On the Media: September 23, 2011

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Friday, September 23, 2011

It's hack week! Discussing the meaning of the word "hacker," the broad use of an anti-hacking law, and the Internet's volunteer anti-hacker task force. Also, the resignation of Al Jazeera Director General Wadah Khanfar.

A Big Change at Al Jazeera

This week Wadah Khanfar stepped down as Director General at Al Jazeera after Wikileaks released cables revealing that he had altered coverage in response to pressure from the US. Or he left as a result of politics within Al Jazeera. Or he was pushed out for other reasons entirely.  Bob talked about the possible reasons for Khanfar's departure with Lawrence Pintak, author of The New Arab Journalist: Mission and Identity in a Time of Turmoil and Dean of the Edward R. Murrow College of Communication.

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Death for Blogging

Last week the mutilated bodies of a man and a woman were found dangling from a pedestrian overpass in the Mexican boarder town of Nuevo Laredo, with notes explicitly warning that those posting the wrong things on the internet will share the same fate. As Drug cartels in Mexico turn their sights on blogs and twitter feeds, the mostly-anonymous social media may have an advantage that eludes mainstream journalism. Louis Nevaer of New America Media discusses the drug wars and the possibility of a newly empowered Mexican social body.

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Criticizing Israel, Outside of Israel

In a much-discussed essay in a 2010 issue of the New York Review of Books, journalist Peter Beinart argues that groups like the American Israel Public Affairs Committee and the Anti-Defamation League squelch criticism on these shores by regarding critics of Israel as enemies of Israel. Beinart and Steven Rosen, formerly of AIPAC, debate the issue in a story originally broadcast in June 2010.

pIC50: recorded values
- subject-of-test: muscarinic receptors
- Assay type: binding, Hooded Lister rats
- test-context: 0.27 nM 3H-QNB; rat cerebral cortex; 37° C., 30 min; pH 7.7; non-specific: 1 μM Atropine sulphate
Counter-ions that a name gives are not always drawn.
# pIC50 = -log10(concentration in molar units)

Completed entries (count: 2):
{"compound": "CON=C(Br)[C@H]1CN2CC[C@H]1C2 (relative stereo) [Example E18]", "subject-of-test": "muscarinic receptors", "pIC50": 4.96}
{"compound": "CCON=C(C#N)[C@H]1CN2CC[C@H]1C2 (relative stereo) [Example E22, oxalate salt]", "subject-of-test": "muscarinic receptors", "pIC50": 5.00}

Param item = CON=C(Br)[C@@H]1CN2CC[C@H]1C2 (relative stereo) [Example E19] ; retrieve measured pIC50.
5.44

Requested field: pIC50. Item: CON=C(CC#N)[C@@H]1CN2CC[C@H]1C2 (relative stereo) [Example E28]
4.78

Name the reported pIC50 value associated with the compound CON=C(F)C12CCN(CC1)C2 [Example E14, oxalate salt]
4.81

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Ready For The Next Big Internet Crisis

The motivations of hackers are often obscure. The motivations of the handlers at the Internet Storm Center—the people who stand ready to battle the latest internet malady—are a little easier to understand.  Bob spoke with Alan Paller, the Director of Research at Sans Institute, home to the Internet Storm Center.  Paller says they do it to feel like they're making a difference, for personal pride...and a for leather jacket.

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The Hacker Law

Passed in 1986, the Computer Fraud and Abuse Act was specifically meant to target hacking. But in recent years it's been used to prosecute a much wider swath of behavior, some of which has nothing to do with hacking. Marcia Hofmann of the Electronic Frontier Foundation talks to Brooke about the perils of having such a vague law on the books.

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Word Watch: Hacker

This year we've heard stories about hacking, from The News of the World scandal to the exploits of groups like Anonymous and Lulzsec. But the way the media uses the word hack diverges sharply from the way it's used by actual hackers. On the Media Producer Alex Goldman explores the history of the word and how its meaning has shifted over time. 

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